Robey promptly paid $24 for the sheet without disclosing the error. He asked if the clerk had any more and was shown three other sheets, all normal. At that point Robey revealed the upside-down airplane errors to the clerk, who urgently left his window to make a telephone call. Concerned that his sheet might be confiscated, Robey left and walked to the Eleventh Street branch office to see if any other errors might be there. He found none and then returned to the Hibbs office to tell his co-workers and notify collector friends and dealers of his discovery.
Robey sent telegrams to a few collectors and dealers in New York and Philadelphia, alerting them that he had discovered an invert error and, for whatever reason, giving them the plate number that was visible on the bottom of the sheet (the top was trimmed).
By 4:00 p.m. on 14 May, sales of the airmail stamps were stopped by postal officials. For the next two hours, clerks inspected the supply for additional error sheets. Sales resumed at 6:00 p.m.
Although Robey had never disclosed his name or address to any of the postal clerks, a co-worker at Hibbs revealed it that afternoon while searching for more errors at one of the branch post offices. According to Robey, on the day he bought the sheet he was visited at his office by two postal inspectors, who attempted to confiscate it. Their efforts were rebuffed by Robey, who stated that he had purchased the sheet for face value at the post office and had as much right to ownership as anyone who had ever purchased other stamp errors over the counter. Frustrated and indignant at Robey’s refusal to comply with their demands, the two inspectors left.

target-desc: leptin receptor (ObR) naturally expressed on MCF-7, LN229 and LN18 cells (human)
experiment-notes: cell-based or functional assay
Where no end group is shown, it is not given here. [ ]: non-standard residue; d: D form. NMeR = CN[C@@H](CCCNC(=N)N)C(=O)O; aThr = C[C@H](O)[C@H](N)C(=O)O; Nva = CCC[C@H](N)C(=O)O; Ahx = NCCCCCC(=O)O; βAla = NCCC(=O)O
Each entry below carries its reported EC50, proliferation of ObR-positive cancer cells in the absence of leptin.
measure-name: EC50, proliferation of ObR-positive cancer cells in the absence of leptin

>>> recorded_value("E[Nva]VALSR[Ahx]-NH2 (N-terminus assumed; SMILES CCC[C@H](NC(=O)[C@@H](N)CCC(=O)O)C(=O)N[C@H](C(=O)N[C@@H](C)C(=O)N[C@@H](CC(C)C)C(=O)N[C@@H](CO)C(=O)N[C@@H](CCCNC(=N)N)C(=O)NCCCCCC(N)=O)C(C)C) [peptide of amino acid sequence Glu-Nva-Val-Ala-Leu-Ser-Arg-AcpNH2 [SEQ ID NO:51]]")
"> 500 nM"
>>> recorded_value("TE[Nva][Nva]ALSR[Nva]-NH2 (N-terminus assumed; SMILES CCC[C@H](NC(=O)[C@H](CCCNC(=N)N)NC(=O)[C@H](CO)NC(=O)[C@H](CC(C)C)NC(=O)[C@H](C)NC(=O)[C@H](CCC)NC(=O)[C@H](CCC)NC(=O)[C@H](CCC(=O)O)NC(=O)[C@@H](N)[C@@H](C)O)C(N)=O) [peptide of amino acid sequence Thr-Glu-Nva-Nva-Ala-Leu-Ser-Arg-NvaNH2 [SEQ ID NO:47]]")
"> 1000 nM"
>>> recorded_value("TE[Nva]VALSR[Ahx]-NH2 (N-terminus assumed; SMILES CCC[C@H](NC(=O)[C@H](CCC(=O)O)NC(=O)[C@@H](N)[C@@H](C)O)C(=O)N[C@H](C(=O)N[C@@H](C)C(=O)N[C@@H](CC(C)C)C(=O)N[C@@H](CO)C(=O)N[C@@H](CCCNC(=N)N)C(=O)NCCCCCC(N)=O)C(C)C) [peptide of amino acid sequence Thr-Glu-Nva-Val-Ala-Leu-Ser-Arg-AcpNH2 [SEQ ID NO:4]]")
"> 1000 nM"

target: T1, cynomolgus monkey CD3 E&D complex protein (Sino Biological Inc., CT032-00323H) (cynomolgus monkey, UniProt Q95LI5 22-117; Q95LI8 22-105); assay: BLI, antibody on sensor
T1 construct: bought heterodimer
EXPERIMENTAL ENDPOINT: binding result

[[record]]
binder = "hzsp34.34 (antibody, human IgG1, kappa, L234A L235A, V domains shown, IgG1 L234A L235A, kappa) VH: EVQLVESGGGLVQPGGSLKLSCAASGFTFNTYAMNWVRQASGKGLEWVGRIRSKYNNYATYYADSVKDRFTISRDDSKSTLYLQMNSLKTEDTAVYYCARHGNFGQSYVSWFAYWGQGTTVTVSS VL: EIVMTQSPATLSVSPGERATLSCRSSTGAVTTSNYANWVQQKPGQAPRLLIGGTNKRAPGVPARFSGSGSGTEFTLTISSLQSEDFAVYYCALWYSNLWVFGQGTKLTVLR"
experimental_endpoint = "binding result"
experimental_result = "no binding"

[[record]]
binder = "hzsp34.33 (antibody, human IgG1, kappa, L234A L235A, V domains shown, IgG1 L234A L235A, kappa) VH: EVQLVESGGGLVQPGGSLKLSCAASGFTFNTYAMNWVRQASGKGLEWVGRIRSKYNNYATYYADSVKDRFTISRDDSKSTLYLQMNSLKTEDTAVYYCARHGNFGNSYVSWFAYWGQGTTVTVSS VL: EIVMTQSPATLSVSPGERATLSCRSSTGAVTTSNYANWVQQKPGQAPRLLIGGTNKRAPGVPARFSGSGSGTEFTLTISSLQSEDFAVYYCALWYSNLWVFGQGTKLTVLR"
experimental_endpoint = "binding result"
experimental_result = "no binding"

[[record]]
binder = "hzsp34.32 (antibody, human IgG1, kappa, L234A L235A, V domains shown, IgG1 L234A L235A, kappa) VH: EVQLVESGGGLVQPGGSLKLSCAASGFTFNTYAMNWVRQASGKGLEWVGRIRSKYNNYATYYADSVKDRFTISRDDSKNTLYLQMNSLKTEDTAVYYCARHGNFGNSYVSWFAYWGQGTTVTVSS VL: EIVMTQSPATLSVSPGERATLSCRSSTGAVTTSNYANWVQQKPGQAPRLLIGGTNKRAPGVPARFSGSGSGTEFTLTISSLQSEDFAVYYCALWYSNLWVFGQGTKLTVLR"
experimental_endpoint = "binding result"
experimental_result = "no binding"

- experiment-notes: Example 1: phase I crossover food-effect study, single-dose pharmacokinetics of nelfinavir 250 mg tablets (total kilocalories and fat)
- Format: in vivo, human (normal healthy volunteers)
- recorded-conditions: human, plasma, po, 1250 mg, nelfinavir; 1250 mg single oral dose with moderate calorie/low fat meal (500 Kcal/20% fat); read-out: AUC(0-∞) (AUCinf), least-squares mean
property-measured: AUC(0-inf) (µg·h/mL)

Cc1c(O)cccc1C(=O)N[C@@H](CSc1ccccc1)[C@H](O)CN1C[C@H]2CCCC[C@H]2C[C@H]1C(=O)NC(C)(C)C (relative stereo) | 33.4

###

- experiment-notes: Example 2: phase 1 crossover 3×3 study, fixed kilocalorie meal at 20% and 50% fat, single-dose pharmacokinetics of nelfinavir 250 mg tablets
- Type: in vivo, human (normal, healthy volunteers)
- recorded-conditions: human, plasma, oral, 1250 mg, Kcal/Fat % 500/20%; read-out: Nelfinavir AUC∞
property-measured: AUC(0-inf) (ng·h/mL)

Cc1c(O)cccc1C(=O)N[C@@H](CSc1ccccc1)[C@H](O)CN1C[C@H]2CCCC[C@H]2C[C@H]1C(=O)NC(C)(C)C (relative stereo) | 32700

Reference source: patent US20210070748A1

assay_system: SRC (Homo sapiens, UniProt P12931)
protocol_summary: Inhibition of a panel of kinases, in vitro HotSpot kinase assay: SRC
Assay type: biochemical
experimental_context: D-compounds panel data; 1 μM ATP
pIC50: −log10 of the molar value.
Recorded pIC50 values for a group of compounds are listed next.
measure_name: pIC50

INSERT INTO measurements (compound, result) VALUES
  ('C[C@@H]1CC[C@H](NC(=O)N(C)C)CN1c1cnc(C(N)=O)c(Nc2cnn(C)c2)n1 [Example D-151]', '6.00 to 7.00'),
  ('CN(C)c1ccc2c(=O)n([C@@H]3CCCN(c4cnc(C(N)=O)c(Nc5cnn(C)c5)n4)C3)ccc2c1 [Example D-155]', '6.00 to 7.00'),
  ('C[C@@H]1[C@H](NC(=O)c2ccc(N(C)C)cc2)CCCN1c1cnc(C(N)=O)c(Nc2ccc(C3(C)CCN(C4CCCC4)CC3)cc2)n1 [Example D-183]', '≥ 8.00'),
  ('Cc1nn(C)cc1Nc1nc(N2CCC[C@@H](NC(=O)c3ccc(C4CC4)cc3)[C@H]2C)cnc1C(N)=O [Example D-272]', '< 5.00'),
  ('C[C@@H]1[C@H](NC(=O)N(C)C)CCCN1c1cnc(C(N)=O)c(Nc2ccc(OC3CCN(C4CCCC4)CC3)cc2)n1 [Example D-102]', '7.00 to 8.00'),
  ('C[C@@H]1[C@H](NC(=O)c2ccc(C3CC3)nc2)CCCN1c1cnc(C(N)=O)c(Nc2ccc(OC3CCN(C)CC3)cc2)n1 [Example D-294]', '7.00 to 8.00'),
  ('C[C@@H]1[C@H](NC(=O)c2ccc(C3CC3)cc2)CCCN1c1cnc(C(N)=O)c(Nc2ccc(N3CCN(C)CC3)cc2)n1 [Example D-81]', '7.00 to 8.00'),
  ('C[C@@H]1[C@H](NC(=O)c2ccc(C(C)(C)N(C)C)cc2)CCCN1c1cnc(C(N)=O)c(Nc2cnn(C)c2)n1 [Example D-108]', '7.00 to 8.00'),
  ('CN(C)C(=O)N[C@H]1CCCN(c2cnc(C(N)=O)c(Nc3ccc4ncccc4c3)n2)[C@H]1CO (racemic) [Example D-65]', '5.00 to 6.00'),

14-19 May 1918—Dealer to DealerBack to Top
Robey was in his 20s when he bought the Inverted Jenny sheet. He and his wife of five years, Caroline, had an infant daughter and lived in a modest apartment. Although Hibbs and Company paid him a decent salary for his position as an auditing clerk, the prospect of making thousands of dollars on the resale of his Inverted Jenny sheet had life-changing implications. The day Robey bought the sheet, he began soliciting offers from the dealers he knew.
His first call was to Hamilton F. Colman, a Washington, D.C., dealer of some renown. Colman was not in the office when Robey called, and his assistant, Catherine L. Manning, listened incredulously as Robey described his new find. Manning went on to become the first woman outside the sciences to achieve the position of Assistant Curator at the Smithsonian and helped care for the national stamp collection for nearly 30 years, from 1922 to 1951. After learning about the discovery, Colman stopped by Robey’s office later in the day, examined the sheet, and made a token $500 offer for it, which was briskly rejected. After work, Robey met Colman at his office, where a small group had gathered, including Mrs. Manning. Among those present was Joseph B. Leavy, who had been a stamp dealer in New York City before the turn of the century and was, at the time of the meeting, the first “Government Philatelist” in charge of the national stamp collection. Leavy was intimately familiar with the USPOD and BEP operations, and he published frequent reports about new issues and production methods.